Communication Studies

COMM-C 104 Voice and Diction (3 cr.)   Directed primarily toward the improvement of normal speech patterns, with emphasis on normal production, resonation, and articulation.

COMM-C 180 Introduction to Interpersonal Communication (3 cr.)   The study of human dyadic interaction, including topics such as perception processes, verbal/nonverbal communication, theoretical models of communication, conflict, and interpersonal communication in various relationships. Course covers applications of interpersonal communication theory/research, including communication competence. PUL=5

COMM-C 223 Business and Professional Communication (3 cr.)   Preparation and presentation of interviews, speeches, and oral reports appropriate to business and professional organizations; group discussion and parliamentary procedure. This is an intermediate skills course with survey characteristics. PUL=1A

COMM-C 228 Discussion and Group Methods (3 cr.)   Theory of and practice in effective participation in and leadership of group, committee, conference, and public discussion; application to information-sharing and problem-solving situations.

COMM-C 322 Advanced Interpersonal Communication (3 cr.)   P: C180 or permission of instructor. Covers core components of the study of interpersonal communication: perception, systems, exchange theoretical approaches; methods of research in interpersonal communication; content (topic) areas such as intimate relationships and friendships. Includes applications of interpersonal communication theory/research.

COMM-C 322 Interviewing Principles and Practices (3 cr.)  [P:COMM-R110 or equivalent.]   Emphasizes verbal and nonverbal communication in pre-interview back-ground research preparation, interview schedule design, question construction, and post-interview self-analysis in several interviewing contexts. Course includes significant assignments designed to help the student enhance oral performance competencies.

COMM-C 380 Advanced Interpersonal Communication (3 cr.)   The application of communication theory and research to the study of communication in various types of organizations. Explores reciprocal influence between communication and organizational structures and between communication and managerial styles. Discusses communication designs, superior/subordinate communication, conflict, information management, networks, communication vis-a-vis employee motivation, satisfaction, and productivity; and communication effectiveness in organizations.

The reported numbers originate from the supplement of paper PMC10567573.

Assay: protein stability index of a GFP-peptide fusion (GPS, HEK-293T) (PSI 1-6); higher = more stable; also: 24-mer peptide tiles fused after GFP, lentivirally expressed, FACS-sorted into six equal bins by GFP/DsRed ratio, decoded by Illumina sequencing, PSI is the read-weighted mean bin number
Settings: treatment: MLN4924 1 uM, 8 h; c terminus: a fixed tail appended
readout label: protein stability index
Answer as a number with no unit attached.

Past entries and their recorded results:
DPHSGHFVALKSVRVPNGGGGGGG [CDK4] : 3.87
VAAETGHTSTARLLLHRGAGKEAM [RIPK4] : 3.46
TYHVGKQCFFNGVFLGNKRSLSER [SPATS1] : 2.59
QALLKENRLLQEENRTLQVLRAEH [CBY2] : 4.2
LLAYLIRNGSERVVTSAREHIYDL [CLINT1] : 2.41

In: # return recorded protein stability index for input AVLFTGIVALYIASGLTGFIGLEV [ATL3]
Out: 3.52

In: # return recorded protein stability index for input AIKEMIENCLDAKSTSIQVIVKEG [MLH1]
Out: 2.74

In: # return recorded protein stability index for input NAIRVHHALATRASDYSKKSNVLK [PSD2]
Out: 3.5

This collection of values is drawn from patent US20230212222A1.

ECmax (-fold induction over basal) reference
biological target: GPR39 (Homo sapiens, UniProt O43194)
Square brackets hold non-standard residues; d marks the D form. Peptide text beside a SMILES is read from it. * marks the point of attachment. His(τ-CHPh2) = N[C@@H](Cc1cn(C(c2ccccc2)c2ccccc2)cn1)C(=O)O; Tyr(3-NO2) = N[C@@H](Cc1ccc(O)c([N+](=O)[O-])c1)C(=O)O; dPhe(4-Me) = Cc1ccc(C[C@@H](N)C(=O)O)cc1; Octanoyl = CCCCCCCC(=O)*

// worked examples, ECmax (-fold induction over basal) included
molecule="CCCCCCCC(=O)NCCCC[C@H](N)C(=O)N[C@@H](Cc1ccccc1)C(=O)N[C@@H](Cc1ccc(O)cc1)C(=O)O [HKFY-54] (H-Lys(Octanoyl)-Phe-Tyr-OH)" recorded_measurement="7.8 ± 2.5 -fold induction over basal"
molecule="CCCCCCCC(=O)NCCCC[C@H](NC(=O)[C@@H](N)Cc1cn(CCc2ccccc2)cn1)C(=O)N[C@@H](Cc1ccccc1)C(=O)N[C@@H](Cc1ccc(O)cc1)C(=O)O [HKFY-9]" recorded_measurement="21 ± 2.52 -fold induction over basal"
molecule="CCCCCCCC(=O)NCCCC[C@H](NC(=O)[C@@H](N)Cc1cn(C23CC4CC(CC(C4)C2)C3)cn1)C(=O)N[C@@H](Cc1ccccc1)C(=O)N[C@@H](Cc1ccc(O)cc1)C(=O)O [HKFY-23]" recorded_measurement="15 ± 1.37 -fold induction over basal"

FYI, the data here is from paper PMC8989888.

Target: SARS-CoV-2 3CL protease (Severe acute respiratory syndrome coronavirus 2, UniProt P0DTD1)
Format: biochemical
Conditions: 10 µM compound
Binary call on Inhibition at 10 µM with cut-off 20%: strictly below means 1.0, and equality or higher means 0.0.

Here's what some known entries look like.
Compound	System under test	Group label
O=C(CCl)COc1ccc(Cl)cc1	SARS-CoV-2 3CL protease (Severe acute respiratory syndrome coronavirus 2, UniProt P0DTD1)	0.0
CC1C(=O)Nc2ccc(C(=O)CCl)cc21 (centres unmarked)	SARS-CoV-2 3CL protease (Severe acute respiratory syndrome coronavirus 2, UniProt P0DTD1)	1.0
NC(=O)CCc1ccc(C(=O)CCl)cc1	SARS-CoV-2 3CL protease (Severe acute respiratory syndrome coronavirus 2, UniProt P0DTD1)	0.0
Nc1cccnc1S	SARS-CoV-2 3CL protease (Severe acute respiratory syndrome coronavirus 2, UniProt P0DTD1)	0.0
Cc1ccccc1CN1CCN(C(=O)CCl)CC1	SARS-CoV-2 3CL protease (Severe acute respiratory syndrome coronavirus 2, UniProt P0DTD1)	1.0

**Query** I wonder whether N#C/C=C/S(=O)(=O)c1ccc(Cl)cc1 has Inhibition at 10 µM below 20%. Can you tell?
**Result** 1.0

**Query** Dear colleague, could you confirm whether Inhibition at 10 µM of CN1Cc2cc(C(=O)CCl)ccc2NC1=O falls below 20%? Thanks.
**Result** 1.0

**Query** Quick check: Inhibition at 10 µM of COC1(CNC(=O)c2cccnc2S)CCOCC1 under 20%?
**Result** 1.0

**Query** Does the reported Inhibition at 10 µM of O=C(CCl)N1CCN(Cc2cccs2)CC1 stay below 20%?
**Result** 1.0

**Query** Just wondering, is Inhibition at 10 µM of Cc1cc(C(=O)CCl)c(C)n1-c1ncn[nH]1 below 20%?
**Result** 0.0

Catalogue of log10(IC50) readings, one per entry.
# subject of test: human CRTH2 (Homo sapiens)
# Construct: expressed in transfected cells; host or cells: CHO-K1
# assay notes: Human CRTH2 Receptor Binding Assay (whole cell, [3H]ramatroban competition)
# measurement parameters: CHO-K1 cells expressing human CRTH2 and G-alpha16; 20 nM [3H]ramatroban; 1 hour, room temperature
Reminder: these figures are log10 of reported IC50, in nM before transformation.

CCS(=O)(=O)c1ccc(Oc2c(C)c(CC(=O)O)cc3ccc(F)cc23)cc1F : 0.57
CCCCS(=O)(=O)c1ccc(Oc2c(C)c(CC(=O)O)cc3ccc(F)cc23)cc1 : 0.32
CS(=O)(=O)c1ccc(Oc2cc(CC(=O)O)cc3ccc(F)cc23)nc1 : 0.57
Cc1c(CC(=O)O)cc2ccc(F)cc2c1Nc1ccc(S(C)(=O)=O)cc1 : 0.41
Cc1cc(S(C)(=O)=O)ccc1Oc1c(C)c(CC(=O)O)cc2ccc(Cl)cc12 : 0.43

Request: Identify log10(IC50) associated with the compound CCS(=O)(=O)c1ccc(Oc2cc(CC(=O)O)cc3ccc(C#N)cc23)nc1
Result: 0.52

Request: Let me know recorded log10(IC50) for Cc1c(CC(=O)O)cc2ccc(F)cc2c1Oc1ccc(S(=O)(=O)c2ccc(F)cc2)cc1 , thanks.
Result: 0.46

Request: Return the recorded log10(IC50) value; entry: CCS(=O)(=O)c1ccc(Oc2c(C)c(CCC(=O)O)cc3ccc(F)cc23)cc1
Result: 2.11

COMM-C 393 Family Communication (3 cr.)  [P:C180 or permission of instructor.]   Theory/research on the role of communication in creating and maintaining marriages and families. Topics include communication and family life cycles, different family forms, family race/ethnicity, power, and conflict. Covers application of family communication theory/research.

COMM-C 482 Intercultural Communication (3 cr.)  [P:Comm C180 or permission of instructor.]   Cognitive, affective, and behavioral learning about intercultural and intracultural communication to increase understanding of the centrality of communication in the social. psychological, and environmental aspects of culture.

COMM-G 100 Introduction to Communication Studies (3 cr.)  [P:Reading placement of at least 80 and placement in Eng W131.]   Survey course of history, theory, and practice in each of six major areas: rhetoric and public address, theatre arts, interpersonal/ organizational communication, small group dynamics, public communication, and mass media studies. For each of the areas examined, students will apply theory to practice, thereby learning to become more effective communicators. PUL=1A

COMM-G 201 Introduction to Communication Studies (3 cr.)   A survey of theories in the field of human communication. Consideration is given to theories that explain communication behavior between pairs of people, within groups, in organization, and in societies.

COMM-G 300 Independent Study (1-8 cr.)   Research or practical experience in various departmental areas as selected by the student prior to registration, outlined in consultation with the instructor, and approved by the department. If a practicum experience, it must represent a minimum of 45 clock hours of practical application per credit hour. A student shall take no more than a total of 9 credit hours of G300 and G491. PUL=4